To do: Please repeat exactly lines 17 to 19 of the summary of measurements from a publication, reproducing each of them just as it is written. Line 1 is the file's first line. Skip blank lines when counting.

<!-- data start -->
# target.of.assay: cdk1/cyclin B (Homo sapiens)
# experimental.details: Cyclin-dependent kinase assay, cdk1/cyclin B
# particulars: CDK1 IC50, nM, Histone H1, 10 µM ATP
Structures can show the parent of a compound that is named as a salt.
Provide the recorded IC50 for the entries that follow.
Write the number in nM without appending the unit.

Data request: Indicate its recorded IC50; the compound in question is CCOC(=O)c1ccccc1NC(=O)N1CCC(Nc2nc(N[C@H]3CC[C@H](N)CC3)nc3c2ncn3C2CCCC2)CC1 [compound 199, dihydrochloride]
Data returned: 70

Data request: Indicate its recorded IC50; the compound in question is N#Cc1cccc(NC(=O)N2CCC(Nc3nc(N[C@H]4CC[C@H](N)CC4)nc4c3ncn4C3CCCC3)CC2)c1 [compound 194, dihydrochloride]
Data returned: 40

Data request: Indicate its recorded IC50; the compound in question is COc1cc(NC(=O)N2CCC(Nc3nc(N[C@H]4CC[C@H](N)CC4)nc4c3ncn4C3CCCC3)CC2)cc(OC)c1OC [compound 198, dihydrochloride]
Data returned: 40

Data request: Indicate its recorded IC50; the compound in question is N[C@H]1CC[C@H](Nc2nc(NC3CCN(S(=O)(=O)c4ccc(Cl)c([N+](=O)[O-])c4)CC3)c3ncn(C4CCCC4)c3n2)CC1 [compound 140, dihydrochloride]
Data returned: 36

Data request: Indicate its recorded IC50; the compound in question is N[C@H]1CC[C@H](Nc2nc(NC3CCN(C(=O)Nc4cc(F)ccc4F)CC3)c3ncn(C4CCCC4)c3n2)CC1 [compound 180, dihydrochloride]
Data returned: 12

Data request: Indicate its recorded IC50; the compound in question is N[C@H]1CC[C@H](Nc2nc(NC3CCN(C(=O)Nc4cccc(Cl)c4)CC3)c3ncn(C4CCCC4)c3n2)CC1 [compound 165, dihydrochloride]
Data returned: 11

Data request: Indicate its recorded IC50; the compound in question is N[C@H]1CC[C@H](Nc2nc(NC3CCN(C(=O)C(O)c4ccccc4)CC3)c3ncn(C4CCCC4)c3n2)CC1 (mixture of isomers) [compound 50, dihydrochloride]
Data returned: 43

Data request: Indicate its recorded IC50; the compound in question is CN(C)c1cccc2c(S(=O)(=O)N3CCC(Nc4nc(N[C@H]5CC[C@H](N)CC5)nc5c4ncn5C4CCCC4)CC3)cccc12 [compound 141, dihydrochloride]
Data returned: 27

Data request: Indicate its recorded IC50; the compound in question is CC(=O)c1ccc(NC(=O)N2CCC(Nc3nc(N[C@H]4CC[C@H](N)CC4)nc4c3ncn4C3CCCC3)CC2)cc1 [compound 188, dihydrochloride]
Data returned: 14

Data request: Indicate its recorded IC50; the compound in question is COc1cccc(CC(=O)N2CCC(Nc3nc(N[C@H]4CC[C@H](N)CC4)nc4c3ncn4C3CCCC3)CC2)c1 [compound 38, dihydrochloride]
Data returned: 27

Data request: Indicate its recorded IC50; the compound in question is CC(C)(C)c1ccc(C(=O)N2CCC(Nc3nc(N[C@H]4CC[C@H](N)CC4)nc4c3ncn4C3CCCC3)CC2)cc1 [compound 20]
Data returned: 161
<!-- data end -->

Data request: Indicate its recorded IC50; the compound in question is N[C@H]1CC[C@H](Nc2nc(NC3CCN(C(=O)Nc4cccc(Cl)c4)CC3)c3ncn(C4CCCC4)c3n2)CC1 [compound 165, dihydrochloride]
Data returned: 11

Data request: Indicate its recorded IC50; the compound in question is N[C@H]1CC[C@H](Nc2nc(NC3CCN(C(=O)C(O)c4ccccc4)CC3)c3ncn(C4CCCC4)c3n2)CC1 (mixture of isomers) [compound 50, dihydrochloride]